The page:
If you enjoy working with heavy equipment, this approach is perfect for you. Chainsaw and a stump grinder will be required, and if you have any doubts about using either of those, there is no shame in calling the expert who will do this work for you. Grinders are somewhat rare and expensive to buy, so renting one is a great option.
First, you should start by cutting the stump as close to the ground as possible. Chainsaws are heavy, so be sure that you are stable to the ground and wearing safety equipment. Also, a word of advice is not to let anyone stand in front of you because if the chain snaps, it can cause severe and even life-threatening injuries. Pets and children must be kept way, due to their sometimes unexpected reactions to noise, which can turn your attention in critical moments.
Now, use a grinder to grind up the stump, and all visible roots as well. This method is quite messy, so you will need to clean up the wood bits. Although considered as waste, that extra wood can be used as fertilizer for your garden. The downfall of this approach is that you will need quite the space around the stump for heavy machinery.
Spray it with herbicide
This method can be used only if the stump is fresh, and the tree had been cut down recently. You can both drill holes again, and fill them up with herbicide, or use a hatchet or an axe (depending on the size of the stump) to make crevices, which you will spray herbicide on.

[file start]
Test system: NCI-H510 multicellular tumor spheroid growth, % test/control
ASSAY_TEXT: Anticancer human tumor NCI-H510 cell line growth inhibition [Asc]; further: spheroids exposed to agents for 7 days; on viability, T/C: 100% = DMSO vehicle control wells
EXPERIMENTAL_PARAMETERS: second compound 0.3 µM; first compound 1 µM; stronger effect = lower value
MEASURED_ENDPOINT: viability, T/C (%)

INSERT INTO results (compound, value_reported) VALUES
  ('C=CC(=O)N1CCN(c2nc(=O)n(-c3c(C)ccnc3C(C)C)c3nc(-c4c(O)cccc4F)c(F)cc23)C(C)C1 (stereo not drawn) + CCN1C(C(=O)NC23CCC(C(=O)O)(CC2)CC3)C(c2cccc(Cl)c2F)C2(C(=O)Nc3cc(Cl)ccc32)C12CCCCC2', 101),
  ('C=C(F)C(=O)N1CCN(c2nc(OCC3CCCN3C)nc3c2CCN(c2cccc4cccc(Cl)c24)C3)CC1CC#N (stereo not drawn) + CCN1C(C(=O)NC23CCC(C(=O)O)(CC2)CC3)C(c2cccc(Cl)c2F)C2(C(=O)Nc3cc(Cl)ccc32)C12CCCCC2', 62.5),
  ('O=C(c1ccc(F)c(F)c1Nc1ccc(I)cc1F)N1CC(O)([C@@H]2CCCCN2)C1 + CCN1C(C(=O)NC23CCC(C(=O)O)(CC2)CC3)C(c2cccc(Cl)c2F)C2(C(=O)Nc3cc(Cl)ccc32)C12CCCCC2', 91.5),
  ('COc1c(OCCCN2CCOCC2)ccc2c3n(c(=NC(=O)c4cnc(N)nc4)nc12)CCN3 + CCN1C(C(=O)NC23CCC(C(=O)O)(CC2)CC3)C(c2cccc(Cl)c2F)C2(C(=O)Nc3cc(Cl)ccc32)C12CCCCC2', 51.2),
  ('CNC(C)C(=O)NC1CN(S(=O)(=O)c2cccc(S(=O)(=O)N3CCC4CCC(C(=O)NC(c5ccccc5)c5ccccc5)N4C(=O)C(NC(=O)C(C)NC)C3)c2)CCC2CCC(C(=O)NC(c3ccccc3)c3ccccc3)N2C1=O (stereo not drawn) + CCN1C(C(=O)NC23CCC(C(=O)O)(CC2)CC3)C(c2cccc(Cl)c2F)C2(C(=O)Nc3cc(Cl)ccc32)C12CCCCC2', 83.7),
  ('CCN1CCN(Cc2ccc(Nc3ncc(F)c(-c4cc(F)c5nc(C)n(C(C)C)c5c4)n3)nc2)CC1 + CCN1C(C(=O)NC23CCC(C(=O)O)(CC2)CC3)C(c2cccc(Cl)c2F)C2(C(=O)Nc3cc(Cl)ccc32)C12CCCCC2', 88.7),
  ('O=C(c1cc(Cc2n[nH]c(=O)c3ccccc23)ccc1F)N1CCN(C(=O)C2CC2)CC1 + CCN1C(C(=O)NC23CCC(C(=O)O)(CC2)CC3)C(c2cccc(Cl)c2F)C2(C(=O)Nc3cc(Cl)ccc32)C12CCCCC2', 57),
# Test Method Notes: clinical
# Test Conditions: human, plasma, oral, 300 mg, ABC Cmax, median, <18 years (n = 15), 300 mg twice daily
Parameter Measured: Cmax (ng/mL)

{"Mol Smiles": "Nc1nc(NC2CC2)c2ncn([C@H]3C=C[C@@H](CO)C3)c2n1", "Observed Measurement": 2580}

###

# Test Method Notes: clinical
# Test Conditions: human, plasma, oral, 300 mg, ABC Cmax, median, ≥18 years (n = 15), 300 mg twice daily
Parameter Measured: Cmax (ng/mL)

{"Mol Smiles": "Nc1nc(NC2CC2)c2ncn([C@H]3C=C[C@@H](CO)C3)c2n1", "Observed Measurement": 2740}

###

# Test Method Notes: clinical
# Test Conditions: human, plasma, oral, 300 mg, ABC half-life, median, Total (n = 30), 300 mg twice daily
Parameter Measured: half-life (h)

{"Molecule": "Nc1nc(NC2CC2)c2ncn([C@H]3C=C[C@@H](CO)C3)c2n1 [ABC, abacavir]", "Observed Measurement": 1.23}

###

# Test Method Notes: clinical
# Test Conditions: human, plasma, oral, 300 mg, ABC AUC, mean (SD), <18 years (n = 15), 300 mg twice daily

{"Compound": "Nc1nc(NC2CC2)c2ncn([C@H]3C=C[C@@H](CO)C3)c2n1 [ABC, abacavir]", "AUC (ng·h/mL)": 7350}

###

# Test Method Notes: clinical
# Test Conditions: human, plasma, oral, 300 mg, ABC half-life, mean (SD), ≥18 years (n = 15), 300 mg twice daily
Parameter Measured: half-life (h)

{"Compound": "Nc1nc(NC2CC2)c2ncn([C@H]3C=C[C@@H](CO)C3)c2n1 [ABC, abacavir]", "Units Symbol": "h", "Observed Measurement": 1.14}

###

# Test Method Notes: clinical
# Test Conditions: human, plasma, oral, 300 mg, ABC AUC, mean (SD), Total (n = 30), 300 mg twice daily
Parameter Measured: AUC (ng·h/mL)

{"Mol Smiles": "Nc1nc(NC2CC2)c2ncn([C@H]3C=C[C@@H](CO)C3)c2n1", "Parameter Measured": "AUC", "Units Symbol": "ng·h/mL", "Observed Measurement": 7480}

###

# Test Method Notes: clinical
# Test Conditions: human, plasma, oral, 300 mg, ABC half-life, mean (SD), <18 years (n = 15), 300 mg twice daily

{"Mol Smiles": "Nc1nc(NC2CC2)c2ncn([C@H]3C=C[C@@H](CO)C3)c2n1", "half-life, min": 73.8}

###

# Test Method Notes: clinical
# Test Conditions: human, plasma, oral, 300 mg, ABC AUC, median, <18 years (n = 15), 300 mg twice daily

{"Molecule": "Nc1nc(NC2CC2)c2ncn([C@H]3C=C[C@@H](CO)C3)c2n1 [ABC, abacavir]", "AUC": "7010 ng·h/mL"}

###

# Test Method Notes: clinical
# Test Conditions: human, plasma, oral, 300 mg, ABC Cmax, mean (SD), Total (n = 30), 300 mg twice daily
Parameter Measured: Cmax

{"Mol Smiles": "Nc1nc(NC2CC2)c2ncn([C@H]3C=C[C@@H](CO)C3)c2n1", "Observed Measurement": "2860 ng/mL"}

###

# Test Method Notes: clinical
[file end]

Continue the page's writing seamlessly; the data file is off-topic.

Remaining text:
For this purpose, I have used the most common hand sprayer, which can be found in every gardening center or a hardware store. The alternative is to fill an ordinary plastic bottle with pesticide and to punch several holes on the cap, therefore gaining an improvised muzzle.
Herbicide can be very toxic and dangerous for surrounding plants and vegetation, so you must be well informed about the chemicals you are using. Also, you must not use it more than it is recommended because through the ground, it can go to the water system, and it may happen that someone ingests it, which will cause problems.
Pull it out
There is one last resort to kill the stump, but this should be the solution only if you wish to eradicate it. You will need a shovel, an axe, and a pair of gloves and safety goggles. First, you will need to dig a hole around the stump, around 3ft in diameter. The depth should be at the roots so that you can see those. Next, using an axe, cut the roots completely, and remove the stump. Although this method seems easy when you read about it, brute strength and some heavy lifting will be required.
The hole made this way can be used to plant a new tree if you wish, or any other purpose you have planned. The downside of this method is that it is time-consuming and will often give you weak hands.
Here are some of my approaches which could help you greatly in achieving your goal. One final word of advice is to care to bring a balance if it is possible. If you have cut down the tree recently, always bear in mind that you should plant another one instead. Trees are generally considered comfortable for maintaining and will also bring you pleasant shade during hot summer months.
In case that you have any other creative approach to this problem, care to share in the comment section below.
How to stop a tree stump from growing back? Is a question that we get asked often from our clients.
Consistency is the answer!